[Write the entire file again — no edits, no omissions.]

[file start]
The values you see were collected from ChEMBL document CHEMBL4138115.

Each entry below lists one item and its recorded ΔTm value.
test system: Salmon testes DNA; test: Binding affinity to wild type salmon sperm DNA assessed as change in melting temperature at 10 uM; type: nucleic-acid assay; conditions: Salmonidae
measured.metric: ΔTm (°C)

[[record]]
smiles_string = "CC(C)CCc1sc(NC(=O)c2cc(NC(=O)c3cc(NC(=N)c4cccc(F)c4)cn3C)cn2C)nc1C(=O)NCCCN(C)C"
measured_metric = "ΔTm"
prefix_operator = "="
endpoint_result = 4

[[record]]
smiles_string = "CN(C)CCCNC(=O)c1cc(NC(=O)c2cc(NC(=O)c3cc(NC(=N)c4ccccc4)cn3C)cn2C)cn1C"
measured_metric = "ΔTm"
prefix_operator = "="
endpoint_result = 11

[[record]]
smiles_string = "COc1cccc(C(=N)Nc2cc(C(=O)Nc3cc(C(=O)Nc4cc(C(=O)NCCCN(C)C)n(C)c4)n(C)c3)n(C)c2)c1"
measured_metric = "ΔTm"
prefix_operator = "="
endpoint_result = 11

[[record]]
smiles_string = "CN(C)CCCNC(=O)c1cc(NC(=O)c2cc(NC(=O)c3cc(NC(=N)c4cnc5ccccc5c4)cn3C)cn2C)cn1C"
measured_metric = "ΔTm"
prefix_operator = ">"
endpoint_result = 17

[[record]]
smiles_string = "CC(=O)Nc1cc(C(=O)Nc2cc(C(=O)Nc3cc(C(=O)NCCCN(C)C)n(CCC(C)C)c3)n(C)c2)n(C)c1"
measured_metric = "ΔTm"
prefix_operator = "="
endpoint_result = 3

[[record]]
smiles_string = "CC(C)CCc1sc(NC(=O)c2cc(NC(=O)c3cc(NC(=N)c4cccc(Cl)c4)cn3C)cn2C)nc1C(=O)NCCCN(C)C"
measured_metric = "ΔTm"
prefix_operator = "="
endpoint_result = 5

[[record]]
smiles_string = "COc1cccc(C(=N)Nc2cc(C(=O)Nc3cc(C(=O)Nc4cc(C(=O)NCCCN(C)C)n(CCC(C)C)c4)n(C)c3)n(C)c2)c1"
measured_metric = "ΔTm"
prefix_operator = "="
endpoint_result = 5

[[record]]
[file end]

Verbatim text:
The values you see were collected from ChEMBL document CHEMBL4138115.

Each entry below lists one item and its recorded ΔTm value.
test system: Salmon testes DNA; test: Binding affinity to wild type salmon sperm DNA assessed as change in melting temperature at 10 uM; type: nucleic-acid assay; conditions: Salmonidae
measured.metric: ΔTm (°C)

[[record]]
smiles_string = "CC(C)CCc1sc(NC(=O)c2cc(NC(=O)c3cc(NC(=N)c4cccc(F)c4)cn3C)cn2C)nc1C(=O)NCCCN(C)C"
measured_metric = "ΔTm"
prefix_operator = "="
endpoint_result = 4

[[record]]
smiles_string = "CN(C)CCCNC(=O)c1cc(NC(=O)c2cc(NC(=O)c3cc(NC(=N)c4ccccc4)cn3C)cn2C)cn1C"
measured_metric = "ΔTm"
prefix_operator = "="
endpoint_result = 11

[[record]]
smiles_string = "COc1cccc(C(=N)Nc2cc(C(=O)Nc3cc(C(=O)Nc4cc(C(=O)NCCCN(C)C)n(C)c4)n(C)c3)n(C)c2)c1"
measured_metric = "ΔTm"
prefix_operator = "="
endpoint_result = 11

[[record]]
smiles_string = "CN(C)CCCNC(=O)c1cc(NC(=O)c2cc(NC(=O)c3cc(NC(=N)c4cnc5ccccc5c4)cn3C)cn2C)cn1C"
measured_metric = "ΔTm"
prefix_operator = ">"
endpoint_result = 17

[[record]]
smiles_string = "CC(=O)Nc1cc(C(=O)Nc2cc(C(=O)Nc3cc(C(=O)NCCCN(C)C)n(CCC(C)C)c3)n(C)c2)n(C)c1"
measured_metric = "ΔTm"
prefix_operator = "="
endpoint_result = 3

[[record]]
smiles_string = "CC(C)CCc1sc(NC(=O)c2cc(NC(=O)c3cc(NC(=N)c4cccc(Cl)c4)cn3C)cn2C)nc1C(=O)NCCCN(C)C"
measured_metric = "ΔTm"
prefix_operator = "="
endpoint_result = 5

[[record]]
smiles_string = "COc1cccc(C(=N)Nc2cc(C(=O)Nc3cc(C(=O)Nc4cc(C(=O)NCCCN(C)C)n(CCC(C)C)c4)n(C)c3)n(C)c2)c1"
measured_metric = "ΔTm"
prefix_operator = "="
endpoint_result = 5

[[record]]